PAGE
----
Backers of an effort to recall the president of the Los Angeles Unified School District Board said Monday that they will be in Lincoln Heights this weekend collecting signatures to place the recall of Monica Garcia on a special election ballot.
They have conducted similar signature gathering efforts in Koreatown and the southern region of School Board District 2, according to Vera Padilla, one of the organizers of the recall effort.
Schools may be on break, but “We will be collecting signatures all summer,” Padilla said.
The group has until Tuesday, Sept. 4 to collect at least 26,608 signatures from registered voters within the school district boundaries, according to Maria Garcia, spokesperson for Los Angeles City Clerk Election Division.
Lea esta nota EN ESPAÑOL: Recolección de Firmas En Curso para Destituir a García 
Padilla says the Latino community elected Garcia to the school board because they thought she would listen to the community’s concerns, but that hasn’t been the case. She says the people volunteering to collect signatures for the recall, are some of Los Angeles poorest residents.
Garcia is termed out and only has one year left in her current term that ends June 30, 2013. But recall proponents say they want her out of office before then, even if it is only a couple of months early.
“I feel like she’ll go onto a higher position… we want the community to know that they shouldn’t trust her. I want to smear her name to be very honest,” Padilla said. “I want to tell the community ‘be aware, become educated about who you are voting for and make them accountable.’”
Padilla also criticized Garcia for supporting the construction of new schools while teachers are being pink slipped and programs are being reduced. She said cuts to adult and early education will “devastate” Los Angeles.
Some of the planned cuts to adult and early childhood education, however, have been staved off through an agreement reached between the LAUSD and UTLA, the teachers union.
As part of the agreement, teachers have agreed to take 10 additional furlough days in the upcoming school year. The agreement is also expected to prevent the layoffs of about 4,500 teachers and thousands of other district workers.
“As a result of the 10-day furlough agreement with UTLA, Adult Education will receive a much-needed $45 million in additional funds for its 2012-13 budget.” LAUSD spokesperson Monica Carazo told EGP in an email.
“These funds will enable the division to bring back 61 shared and stand-alone sites that were slated for closing. The total Adult Education budget for 2012-13 – including federal dollars – is $105 million,” Carazo stated.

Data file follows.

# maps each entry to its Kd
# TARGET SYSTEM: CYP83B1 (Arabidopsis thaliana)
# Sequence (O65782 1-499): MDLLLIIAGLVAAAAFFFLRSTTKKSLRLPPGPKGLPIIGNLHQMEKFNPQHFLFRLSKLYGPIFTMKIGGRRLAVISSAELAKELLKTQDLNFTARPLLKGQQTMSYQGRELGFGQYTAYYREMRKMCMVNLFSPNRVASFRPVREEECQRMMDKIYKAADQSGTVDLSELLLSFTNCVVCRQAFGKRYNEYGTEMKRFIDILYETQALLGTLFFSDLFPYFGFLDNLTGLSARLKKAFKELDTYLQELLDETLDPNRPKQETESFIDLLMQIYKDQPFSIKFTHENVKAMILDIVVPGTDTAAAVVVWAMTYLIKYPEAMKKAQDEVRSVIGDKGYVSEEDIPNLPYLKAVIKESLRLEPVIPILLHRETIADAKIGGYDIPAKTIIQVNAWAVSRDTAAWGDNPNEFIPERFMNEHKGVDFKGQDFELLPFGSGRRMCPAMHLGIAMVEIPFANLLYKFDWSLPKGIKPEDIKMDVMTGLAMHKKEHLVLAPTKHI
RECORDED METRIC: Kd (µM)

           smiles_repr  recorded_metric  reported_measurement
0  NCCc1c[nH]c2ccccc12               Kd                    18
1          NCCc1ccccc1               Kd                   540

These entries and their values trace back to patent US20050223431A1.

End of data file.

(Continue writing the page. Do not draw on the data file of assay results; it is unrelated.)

Carazo said 48 percent of the Adult Ed programs will be taken off the chopping block and several programs—like the Career Technical Education (CTE), English As a Second Language (ESL), General Education Development (GED), Adults with Disabilities (AWD) and Programs for Older Adults (POA)—will be restored. There will also be partial restoration of the Regional Occupational Program (ROP), she said.
Local adult centers that will reopen include: the East Los Angeles Occupational Center, Garfield CAS, Roosevelt CAS, Lincoln CAS, East Los Angeles Skills Center, Eastside Learning Center, Belvedere Learning Center, Hamasaki Learning Center, Marianna Learning Center and Wilson CAS, according to Carazo.
Twenty-four small early education centers with enrollment capacities of 85 or fewer students will be closed, among them, Belvedere, Soto, Toland Way early education centers, Carazo also said.
But recall proponents are quick to point out that despite this partial last minute reprieve, the adult education program will be about 25 percent of the size it was five years ago, and almost 25 percent of the school district’s early childhood education centers will still be closed, causing overcrowding at the remaining sites. The district’s poorest families will be especially hard hit by the changes, they claim.
They blame Garcia for allowing the cuts to happen.
In a written statement, backers of the recall effort also questioned the wisdom of allowing LAUSD’s $19 Billion school construction fund, “in which a new school is opened every month,” to continue taking in and spending money, when “programs essential to our communities are continually being slashed.”
“An initiative could be placed on the ballot in which citizens could vote to reallocate construction bond funds to the LAUSD General Fund, but instead Monica Garcia’s failed leadership is wreaking havoc on public education. Board President Monica Garcia needs to be held accountable,” the press release states.
The continued construction of new schools while teachers get pink slipped really resonates with recall supporters and the community who see this as an example of Garcia’s poor leadership, the campaign says.
The campaign also blames the board president’s tenure for tens of thousands of reductions in force notices, favoring “privately managed charter school corporations,” and mismanaging millions of dollars on “unnecessary” tests.
García never responded to Recall Notice of Intention, which gave her 21-days to counter the recall proponents’ arguments. She also did not respond to EGP’s requests for comment for this story.
But in a previous interview with EGP, García accused recall proponents of “playing politics.” She said she invited her detractors to work with her to “serve our children during these hard economic times.”
A recall effort directed at School Board Member Nury Martinez announced earlier this month by laid off school teacher and East Valley resident Renato Lira, failed to meet this week’s deadline to submit proof of publication for the Notice to Recall Martinez, according to City Clerk spokesperson García. She said he would have to start the process all over again if he wishes to continue.